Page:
A picked pocket in Mallorca reveals chink in chip-and-PIN security

A picked pocket in Mallorca reveals widespread hole in chip-and-PIN security

Researchers at Cambridge University are warning that a vulnerability common to ATMs and point-of-sales terminals could enable attackers to easily clone secure EMV chip-and-PIN cards.

The security hole, they believe, may already be known to criminals and could account for unsolved “phantom” withdrawal cases.

Writing on the blog Light Blue Touchpaper, Mike Bond, a research associate at the University of Cambridge Computer Lab, said that unique ID numbers used to authenticate EMV cards to ATMs are, in many cases, predictable. This is due, he explained, to poor implementation of EMV protocol by banks as well as ATM and POS manufacturers.

Attackers who can predict the EMV authentication code can use momentary access to the chip card to record the data they need to clone the card, playing it back at a later time. “You can as good as clone the chip,” Bond wrote.

Bond said he discovered the vulnerability by accident last November on a Eurostar train ride from Paris to London.

Studying a list of disputed ATM withdrawals provided by victim Alex Gambin, who had his wallet stolen in Mallorca and, in the space of an hour, saw it used in five ATM withdrawals, totaling 1,350 Euros. The speed of the withdrawals defied belief, and Gambin appealed to Bond and his colleagues for help.

Reading through the ATM transaction data on his mobile phone, Bond said he struggled to see the “big picture” in the strings of numbers. To make it easier to navigate on the diminutive smart phone screen, he decided to use the EMV Unpredictable Number (UN) for each transaction to distinguish one page of transactions from the next. But he soon found himself lost in the transaction data again.

The unique 32-bit EMV numbers, it turns out, weren’t that unique. Instead, each shared 17 bits in common and the remaining 15 appeared to be a counter, rather than a random number.

Bond and his colleagues dug deeper into the data, reviewing logs from previous phantom ATM transaction disputes as well as collecting fresh data from more than 1,000 transactions at 20 different ATMs and POS terminals.

They discovered something both shocking and dismaying: the random number generators used by many ATMs and POSs that take chip-and-PIN cards are faulty, generating ‘random’ numbers in predictable ways.

Though the research is ongoing, the Cambridge scientists say that, so far, they have “established non-uniformity of unpredictable numbers in half of the ATMs we have looked at,” Bond wrote.

Speaking with Naked Security, Cambridge researcher Ross Anderson said the weakness stems from shortcuts that both banks and hardware vendors took when implementing the EMV protocol.

Rather than requiring the bank to issue a unique, random verification code for each transaction, then send that to the transaction terminal for use generating a unique transaction ID based on that code and other, transaction specific data, the industry allowed merchants and banks to skip a step by letting the transaction terminals generate their own unique transaction ID.

Back in the days of 56k modems when chip-and-PIN was first implemented, that shortcut saved time in verifying transactions. But it also made it possible for anyone who can snoop on transactions or who can tamper with an ATM or POS terminal to pass off fraudulent transactions as legitimate, Anderson said.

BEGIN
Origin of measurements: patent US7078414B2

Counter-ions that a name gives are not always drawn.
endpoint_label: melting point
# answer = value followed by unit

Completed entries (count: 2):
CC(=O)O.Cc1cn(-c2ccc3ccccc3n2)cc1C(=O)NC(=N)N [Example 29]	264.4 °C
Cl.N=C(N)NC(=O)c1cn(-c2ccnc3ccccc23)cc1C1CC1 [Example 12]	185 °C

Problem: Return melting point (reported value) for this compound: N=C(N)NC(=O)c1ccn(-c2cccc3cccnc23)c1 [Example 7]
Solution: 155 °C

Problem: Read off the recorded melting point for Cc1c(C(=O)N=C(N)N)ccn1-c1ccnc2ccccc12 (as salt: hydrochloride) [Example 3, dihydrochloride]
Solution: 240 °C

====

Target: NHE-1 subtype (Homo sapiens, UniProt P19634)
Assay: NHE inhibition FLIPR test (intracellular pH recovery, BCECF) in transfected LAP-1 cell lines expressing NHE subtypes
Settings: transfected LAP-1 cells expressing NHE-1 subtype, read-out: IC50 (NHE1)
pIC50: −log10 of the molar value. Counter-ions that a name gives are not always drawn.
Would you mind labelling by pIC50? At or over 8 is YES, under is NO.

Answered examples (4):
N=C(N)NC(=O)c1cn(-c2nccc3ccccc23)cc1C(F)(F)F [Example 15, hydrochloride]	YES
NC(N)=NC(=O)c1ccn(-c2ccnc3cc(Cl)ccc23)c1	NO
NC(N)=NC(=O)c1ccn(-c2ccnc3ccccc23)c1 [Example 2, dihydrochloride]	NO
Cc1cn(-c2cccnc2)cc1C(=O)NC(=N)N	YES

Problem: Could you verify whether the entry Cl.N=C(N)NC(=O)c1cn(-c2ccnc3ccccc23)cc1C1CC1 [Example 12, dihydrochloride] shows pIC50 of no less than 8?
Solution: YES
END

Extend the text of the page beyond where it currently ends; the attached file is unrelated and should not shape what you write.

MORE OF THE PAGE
Bond and his colleagues will be presenting a paper based on their research at the Cryptographic Hardware and Embedded System (CHES) 2012 conference in Leuven, Belgium this week.

The researchers believe this EMV issue could already be enabling widespread card cloning, or what the researchers call a “pre-play” attack, with reports of incidents in Spain, Poland, Latvia, Belgium and Germany, as well as Malta.

This issue poses a number of serious security problems for banks and their customers, with two likely attack scenarios. In the first, cyber criminals and malicious hackers could target merchants: inserting themselves at any point in the transaction chain and conducting a man in the middle attack: intercepting the real unique number generated by the ATM and replacing it with their own. “Such an attack is powerful as the terminal can be rigged to show transaction approval regardless of what the bank says,” they wrote.

In the second scenario – this one more likely – consumers would be the victims, with attackers using malware to inject legitimate, stolen credentials on behalf of a cloned card. In the case of the bogus ATM transactions in Mallorca and other, similar incidents, Anderson said that he and others believe the ATM in question may well have been infected with malicious software that worked in tandem with the cloned card to carry out the bogus cash requests.

And, they contend, it’s likely that banks, ATM vendors and card companies have been aware of the problem. “Just like most vulnerabilities we find these days some in industry already knew about it but covered it up,” Bond wrote. “We have indications the crooks know about this too, and we believe it explains a good portion of the unsolved phantom withdrawal cases reported to us for which we had until recently no explanation.”

The fixes for the problem aren’t simple, Anderson said. First and foremost, regulators in the UK and EU need to put reforms in place to protect consumers and make them whole when fraud is suspected. That would be similar to systems in some European countries like the Netherlands and Finland, as well as the U.S. It would also give banks and financial institutions an incentive to invest in better transaction security.

ATM and PIN machines images courtesy of ShutterStock.